Doing our bit for war veterans

FROM the First World War, through to today's conflict in Afghanistan, the brave and committed men and women in our Armed Forces make immeasurable sacrifices on our behalf.

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It is always a privilege and an honour to attend the Remembrance Day service at the Cenotaph in George Square, where we can pause to pay tribute to members of our armed forces.

This year's service was led by our Lord Provost, Sadie Docherty, and was attended by thousands of members of the public who came to pay their respects.

As Leader of Glasgow City Council, I believe we all have a duty to provide practical support to our veterans.

Putting it simply, if you've fought for your country, you shouldn't have to fight for a job.

Our veterans have skills and experience that are marketable once they leave the forces – but it can be tough for veterans to re-adjust to civilian life.

We are committed to helping Glasgow's veterans into employment but, rather than just offering warm words and encouragement, my council will offer a wage subsidy to employers who recognise and reward their skills.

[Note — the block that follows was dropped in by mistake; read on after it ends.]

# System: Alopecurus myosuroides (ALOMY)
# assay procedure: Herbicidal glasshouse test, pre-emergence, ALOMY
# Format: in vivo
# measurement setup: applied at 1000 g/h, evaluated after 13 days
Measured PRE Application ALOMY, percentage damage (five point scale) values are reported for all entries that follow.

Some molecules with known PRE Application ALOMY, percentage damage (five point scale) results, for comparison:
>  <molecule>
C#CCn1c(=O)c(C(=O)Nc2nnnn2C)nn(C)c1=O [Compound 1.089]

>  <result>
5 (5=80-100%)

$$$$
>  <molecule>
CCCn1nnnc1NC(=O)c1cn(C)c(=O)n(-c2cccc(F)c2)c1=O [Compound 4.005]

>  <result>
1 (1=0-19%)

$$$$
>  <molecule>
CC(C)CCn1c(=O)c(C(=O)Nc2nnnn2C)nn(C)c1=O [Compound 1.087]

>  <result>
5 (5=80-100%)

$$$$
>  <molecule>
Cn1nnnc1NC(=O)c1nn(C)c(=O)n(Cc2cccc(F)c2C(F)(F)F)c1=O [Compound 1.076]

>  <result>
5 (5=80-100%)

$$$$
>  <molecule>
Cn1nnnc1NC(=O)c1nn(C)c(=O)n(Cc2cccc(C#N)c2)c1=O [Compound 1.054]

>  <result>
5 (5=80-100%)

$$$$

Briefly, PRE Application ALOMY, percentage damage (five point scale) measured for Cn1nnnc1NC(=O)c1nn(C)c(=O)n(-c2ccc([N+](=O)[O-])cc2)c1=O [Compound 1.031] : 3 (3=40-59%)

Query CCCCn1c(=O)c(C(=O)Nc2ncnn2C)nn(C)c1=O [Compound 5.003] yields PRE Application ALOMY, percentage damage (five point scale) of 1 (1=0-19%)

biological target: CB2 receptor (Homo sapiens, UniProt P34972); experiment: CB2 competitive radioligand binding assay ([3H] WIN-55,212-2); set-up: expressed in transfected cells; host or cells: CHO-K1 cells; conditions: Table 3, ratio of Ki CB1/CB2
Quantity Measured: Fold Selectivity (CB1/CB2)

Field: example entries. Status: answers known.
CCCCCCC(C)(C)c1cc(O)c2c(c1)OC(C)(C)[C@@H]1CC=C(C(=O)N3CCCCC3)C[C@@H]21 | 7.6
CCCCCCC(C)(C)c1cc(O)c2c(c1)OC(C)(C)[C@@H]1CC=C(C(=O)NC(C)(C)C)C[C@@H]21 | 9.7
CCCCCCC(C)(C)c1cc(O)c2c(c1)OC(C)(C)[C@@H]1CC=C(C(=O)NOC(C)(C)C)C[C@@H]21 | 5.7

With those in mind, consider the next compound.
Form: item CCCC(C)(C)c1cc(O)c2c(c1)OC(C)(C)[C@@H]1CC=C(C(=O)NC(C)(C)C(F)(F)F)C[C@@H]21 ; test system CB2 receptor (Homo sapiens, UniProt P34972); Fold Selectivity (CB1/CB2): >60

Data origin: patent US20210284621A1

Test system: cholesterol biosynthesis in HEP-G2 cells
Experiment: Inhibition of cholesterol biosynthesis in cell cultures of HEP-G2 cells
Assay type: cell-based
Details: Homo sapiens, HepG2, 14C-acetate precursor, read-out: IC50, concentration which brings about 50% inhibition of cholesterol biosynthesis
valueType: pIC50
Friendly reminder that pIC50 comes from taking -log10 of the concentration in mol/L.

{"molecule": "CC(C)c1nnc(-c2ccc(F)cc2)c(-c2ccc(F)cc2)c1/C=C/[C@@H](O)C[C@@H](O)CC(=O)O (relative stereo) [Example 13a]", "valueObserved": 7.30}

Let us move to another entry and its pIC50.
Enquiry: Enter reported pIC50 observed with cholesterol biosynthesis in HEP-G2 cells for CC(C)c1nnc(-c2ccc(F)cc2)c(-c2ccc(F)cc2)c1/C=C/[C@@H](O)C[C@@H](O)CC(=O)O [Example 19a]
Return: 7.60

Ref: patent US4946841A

Last week I was delighted to announce the establishment of the Glasgow Veterans Employment Programme.

This will provide a range of training and support, as well as a wage subsidy to city employers taking on unemployed forces personnel.

Through our innovative partnership organisation, Glasgow's Helping Heroes, I believe that we offer our veterans the most comprehensive package of support anywhere in Britain.

I'm proud that Glasgow City Council has taken the lead.

I regularly meet with a range of businesses and community groups in the city and I recently had the pleasure of visiting Theatre Nemo, an organisation that uses the creative arts to help empower people affected by mental ill health.

Isabel McCue, founder and chief of the organisation, told me about the work they do to improve and promote good mental health and wellbeing, working with children and adults in the community.

Theatre Nemo also does valuable work with vulnerable people in hospitals and prisons.

During my visit I saw some of the fantastic artwork that has been produced by people who use their services

I also learned about the specific work they do with prisoners in Barlinnie, particularly to help them reduce their levels of aggression and to help them make positive choices once they're released and reducing the risk of re-offending.

Through the work of organisations such as Theatre Nemo, we can show that people with mental ill health can make a significant contribution to society.

You can find out more about their work at

Careers and Jobs

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